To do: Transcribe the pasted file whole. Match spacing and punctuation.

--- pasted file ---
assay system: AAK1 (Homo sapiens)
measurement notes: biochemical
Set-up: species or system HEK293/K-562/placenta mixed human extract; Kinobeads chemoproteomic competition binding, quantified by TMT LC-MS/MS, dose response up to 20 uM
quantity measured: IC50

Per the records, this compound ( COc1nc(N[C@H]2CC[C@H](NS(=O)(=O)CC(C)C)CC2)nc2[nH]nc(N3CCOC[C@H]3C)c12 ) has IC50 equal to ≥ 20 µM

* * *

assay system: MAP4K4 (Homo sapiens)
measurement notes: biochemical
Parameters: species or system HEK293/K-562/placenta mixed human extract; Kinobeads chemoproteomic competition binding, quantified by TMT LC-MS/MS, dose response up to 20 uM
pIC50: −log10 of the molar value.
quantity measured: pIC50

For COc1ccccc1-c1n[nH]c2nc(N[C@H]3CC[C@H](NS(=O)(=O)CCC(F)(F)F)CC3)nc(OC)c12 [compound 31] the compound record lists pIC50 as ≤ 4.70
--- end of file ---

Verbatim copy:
assay system: AAK1 (Homo sapiens)
measurement notes: biochemical
Set-up: species or system HEK293/K-562/placenta mixed human extract; Kinobeads chemoproteomic competition binding, quantified by TMT LC-MS/MS, dose response up to 20 uM
quantity measured: IC50

Per the records, this compound ( COc1nc(N[C@H]2CC[C@H](NS(=O)(=O)CC(C)C)CC2)nc2[nH]nc(N3CCOC[C@H]3C)c12 ) has IC50 equal to ≥ 20 µM

* * *

assay system: MAP4K4 (Homo sapiens)
measurement notes: biochemical
Parameters: species or system HEK293/K-562/placenta mixed human extract; Kinobeads chemoproteomic competition binding, quantified by TMT LC-MS/MS, dose response up to 20 uM
pIC50: −log10 of the molar value.
quantity measured: pIC50

For COc1ccccc1-c1n[nH]c2nc(N[C@H]3CC[C@H](NS(=O)(=O)CCC(F)(F)F)CC3)nc(OC)c12 [compound 31] the compound record lists pIC50 as ≤ 4.70